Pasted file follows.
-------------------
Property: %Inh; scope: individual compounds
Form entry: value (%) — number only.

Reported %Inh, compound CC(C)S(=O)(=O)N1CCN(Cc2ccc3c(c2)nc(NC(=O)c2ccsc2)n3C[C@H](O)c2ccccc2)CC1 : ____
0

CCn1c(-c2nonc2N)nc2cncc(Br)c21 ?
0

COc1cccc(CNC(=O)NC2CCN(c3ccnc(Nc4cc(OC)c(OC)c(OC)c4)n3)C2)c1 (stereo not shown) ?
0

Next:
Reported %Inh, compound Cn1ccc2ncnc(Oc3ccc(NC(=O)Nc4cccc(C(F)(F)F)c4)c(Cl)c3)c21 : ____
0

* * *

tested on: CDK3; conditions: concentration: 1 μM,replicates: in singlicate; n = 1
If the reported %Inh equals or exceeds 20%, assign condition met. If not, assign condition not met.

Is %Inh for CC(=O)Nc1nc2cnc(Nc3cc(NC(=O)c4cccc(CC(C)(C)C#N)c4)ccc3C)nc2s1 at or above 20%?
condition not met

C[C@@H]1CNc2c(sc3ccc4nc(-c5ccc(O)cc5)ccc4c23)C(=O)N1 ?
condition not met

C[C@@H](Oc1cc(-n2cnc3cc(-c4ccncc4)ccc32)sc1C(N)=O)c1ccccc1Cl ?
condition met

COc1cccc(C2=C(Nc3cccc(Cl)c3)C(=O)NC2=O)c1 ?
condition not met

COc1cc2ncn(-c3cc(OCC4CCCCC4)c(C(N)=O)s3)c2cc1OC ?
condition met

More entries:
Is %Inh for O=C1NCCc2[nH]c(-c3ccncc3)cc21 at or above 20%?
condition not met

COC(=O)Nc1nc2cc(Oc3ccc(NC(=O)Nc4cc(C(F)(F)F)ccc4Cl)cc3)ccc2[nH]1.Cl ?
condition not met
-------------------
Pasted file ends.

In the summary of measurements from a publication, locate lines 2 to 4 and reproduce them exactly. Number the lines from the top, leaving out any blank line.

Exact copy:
Form entry: value (%) — number only.

Reported %Inh, compound CC(C)S(=O)(=O)N1CCN(Cc2ccc3c(c2)nc(NC(=O)c2ccsc2)n3C[C@H](O)c2ccccc2)CC1 : ____
0